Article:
May 29th is World Digestive Health Day. This annual awareness day is organised by the World Gastroenterology Organisation (WGO) and the WGO Foundation, and is marked by public campaigns with participation from more than 50,000 gastroenterologists around the world.

Every year, World Digestive Health Day focuses on a different digestive disorder and seeks to raise public consciousness and funds for that particular condition. This year, World Digestive Health Day will concentrate on Inflammatory Bowel Disease, a condition caused by chronic inflammation of the digestive tract, which affects many people.

 

World Digestive Health Day

The purpose of World Digestive Health Day 2017 is to provide gastroenterologists and the general public with a better understanding of Inflammatory Bowel Disease – including the latest clinical research into the condition and the best methods of treatment.

The organisers behind the event, in collaboration with volunteers, have put together information packs in multiple different languages including infographics, brochures, podcasts and handbooks on living with IBD. These guides will be distributed worldwide during World Digestive Health Day on May 29th.

People around the world are being encouraged to spread the message in support of World Digestive Health Day 2017, this includes everything from adding the official event logo to your social media profile picture to arranging an awareness-raising campaign in your local area or place of business.

Some of the ways in which the World Gastroenterology Organisation suggests people get involved with World Digestive Health Day are;

  • Share out campaign materials (brochures, posters etc)
  • Share digital campaign materials such as blog posts, podcasts and online information
  • Organise a public awareness and fundraising campaign such as a walk-a-thon

You can order a campaign pack and add your event to the WGO official international events calendar here.

 

Inflammatory Bowel Disease

The two most common forms of IBD are Crohn’s Disease and Ulcerative Colitis. Together these digestive issues affect more than 300,000 people in the UK. Ulcerative Colitis and Crohn’s Disease are both long-term conditions which involve inflammation of the digestive tract. The difference between these two strains of IBD is that Ulcerative Colitis only affects the large colon while Crohn’s Disease can affect any part of the digestive system- from the mouth to the anus.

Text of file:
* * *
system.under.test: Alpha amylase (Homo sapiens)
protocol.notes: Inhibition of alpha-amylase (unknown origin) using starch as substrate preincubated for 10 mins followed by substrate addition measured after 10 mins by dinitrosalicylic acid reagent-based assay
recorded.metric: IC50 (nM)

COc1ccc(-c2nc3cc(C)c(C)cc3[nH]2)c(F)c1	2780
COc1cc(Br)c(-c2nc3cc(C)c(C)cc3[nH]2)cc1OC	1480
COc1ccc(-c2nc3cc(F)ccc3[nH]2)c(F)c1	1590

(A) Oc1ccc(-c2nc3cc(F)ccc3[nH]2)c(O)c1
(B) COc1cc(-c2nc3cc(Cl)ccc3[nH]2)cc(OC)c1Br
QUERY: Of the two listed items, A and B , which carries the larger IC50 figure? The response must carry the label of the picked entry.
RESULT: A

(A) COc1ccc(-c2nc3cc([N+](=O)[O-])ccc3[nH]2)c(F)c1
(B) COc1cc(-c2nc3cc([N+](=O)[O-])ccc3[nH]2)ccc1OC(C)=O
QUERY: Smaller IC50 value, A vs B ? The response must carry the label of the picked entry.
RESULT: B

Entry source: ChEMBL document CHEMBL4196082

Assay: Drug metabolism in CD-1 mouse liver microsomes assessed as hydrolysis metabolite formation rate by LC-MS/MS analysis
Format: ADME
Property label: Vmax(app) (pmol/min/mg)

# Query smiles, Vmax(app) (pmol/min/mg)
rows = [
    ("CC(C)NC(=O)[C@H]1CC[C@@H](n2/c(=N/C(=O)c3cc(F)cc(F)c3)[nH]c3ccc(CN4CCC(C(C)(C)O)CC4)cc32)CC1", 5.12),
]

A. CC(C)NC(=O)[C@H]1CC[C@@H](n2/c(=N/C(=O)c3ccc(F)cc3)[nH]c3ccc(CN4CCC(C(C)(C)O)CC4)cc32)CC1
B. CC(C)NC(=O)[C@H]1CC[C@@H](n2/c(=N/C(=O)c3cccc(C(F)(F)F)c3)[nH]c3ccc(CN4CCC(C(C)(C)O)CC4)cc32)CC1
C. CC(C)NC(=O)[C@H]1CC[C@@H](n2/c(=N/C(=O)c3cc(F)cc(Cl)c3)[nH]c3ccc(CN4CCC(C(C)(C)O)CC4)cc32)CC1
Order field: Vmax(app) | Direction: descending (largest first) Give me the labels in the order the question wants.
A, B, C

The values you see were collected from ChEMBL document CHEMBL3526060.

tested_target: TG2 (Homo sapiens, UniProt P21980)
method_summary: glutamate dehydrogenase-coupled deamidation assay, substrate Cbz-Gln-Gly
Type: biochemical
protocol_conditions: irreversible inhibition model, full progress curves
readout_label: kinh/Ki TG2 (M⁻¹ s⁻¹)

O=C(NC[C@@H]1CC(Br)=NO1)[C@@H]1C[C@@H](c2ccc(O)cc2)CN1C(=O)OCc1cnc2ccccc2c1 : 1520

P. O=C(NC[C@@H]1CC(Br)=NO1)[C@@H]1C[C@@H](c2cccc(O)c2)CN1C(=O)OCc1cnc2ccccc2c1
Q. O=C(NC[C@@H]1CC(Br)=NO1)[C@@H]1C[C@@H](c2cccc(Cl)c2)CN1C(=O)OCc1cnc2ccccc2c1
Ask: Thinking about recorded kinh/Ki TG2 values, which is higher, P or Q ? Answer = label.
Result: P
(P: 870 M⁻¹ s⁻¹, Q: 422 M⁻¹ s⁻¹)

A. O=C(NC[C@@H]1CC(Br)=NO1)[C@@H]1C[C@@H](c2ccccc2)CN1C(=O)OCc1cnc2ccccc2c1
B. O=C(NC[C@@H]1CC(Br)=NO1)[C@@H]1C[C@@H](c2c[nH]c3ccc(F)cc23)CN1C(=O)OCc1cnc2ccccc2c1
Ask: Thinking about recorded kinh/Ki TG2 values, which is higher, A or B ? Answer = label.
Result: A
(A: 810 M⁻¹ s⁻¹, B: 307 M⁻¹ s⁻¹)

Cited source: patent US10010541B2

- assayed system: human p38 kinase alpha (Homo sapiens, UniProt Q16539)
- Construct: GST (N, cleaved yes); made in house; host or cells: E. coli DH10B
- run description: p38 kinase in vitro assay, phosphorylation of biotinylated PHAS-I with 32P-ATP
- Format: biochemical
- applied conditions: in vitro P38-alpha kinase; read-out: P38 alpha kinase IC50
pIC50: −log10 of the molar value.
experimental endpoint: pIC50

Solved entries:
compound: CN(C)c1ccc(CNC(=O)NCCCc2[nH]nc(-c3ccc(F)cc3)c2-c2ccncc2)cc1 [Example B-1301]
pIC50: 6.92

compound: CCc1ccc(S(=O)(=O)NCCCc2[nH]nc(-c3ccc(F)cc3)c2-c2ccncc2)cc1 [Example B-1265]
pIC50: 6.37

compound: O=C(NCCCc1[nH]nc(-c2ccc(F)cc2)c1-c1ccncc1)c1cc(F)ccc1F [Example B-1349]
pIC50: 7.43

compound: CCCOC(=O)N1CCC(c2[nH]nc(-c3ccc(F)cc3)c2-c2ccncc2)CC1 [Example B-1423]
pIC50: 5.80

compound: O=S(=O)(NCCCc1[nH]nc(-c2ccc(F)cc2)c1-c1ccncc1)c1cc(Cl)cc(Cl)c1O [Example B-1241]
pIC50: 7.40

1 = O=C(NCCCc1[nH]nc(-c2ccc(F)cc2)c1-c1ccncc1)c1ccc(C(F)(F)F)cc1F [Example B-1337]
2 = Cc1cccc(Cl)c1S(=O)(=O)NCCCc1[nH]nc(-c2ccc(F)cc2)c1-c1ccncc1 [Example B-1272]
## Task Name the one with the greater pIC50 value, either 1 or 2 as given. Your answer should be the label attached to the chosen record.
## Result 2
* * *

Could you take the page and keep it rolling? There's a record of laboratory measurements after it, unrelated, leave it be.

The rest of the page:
People of any age can be effected, as well as other forms of IBD like Collagenous Colitis and Lymphocytic Colitis. However, it is usually diagnosed between the ages of 15 and 40. The most common symptoms of IBD are:

  • Stomach pains and cramps
  • Stomach swelling/bloating
  • Recurring diarrhoea
  • Blood in stool
  • Unexplained weight loss
  • Extreme fatigue

It is important to note, however, that not everyone will experience these symptoms and some may have other, less common, indications of IBD, like fever, vomiting and anaemia.

Unfortunately, many cases of IBD go unnoticed or undiagnosed due to patients feeling fear and embarrassment when it comes to talking to their GP. By highlighting the disease this World Digestive Health Day, the WGO and other organisations hope that people will no longer suffer in silence and will learn to better recognise the symptoms of IBD.

Chrohns and Colitis is the UK’s leading charity for those with IBD. The charity’s official website is filled with detailed information, toolkits and guides for those living with IBD as well as their friends, family members, employers and medical professionals.

 

Digestive Health Issues – When and Where to Seek Help

It is estimated that around 40% of people in the UK are living with a digestive health condition- including IBD. There are a few basic lifestyle factors which can make a big difference to your likelihood of contracting one of these conditions and ease pre-existing symptoms, starting with stopping smoking. Smoking can weaken the digestive muscles and cause stomach acids to travel back up the oesophagus. This is known as reflux and can be a trigger for many different digestive problems.

Diet and weight can also contribute to digestive health conditions. One reason for this is that excess weight can put pressure on the stomach organs. Because of this, it is important not to overeat, to avoid eating big meals before bedtime and to eat a balanced, fibre-rich diet. The NHS has a comprehensive guide to the best foods for digestive health.

Although making these changes can help you to take care of your own digestive health, it is important to note that there are five warning signs of a serious digestive illness. If you experience these five symptoms, you should speak to your doctor immediately. They are:

  • Sudden, persistent change in the pattern of how your bowels work
  • Rectal bleeding
  • Extreme, persistent heartburn or stomach pain
  • Dramatic and sudden weight loss
  • Pain and difficulty swallowing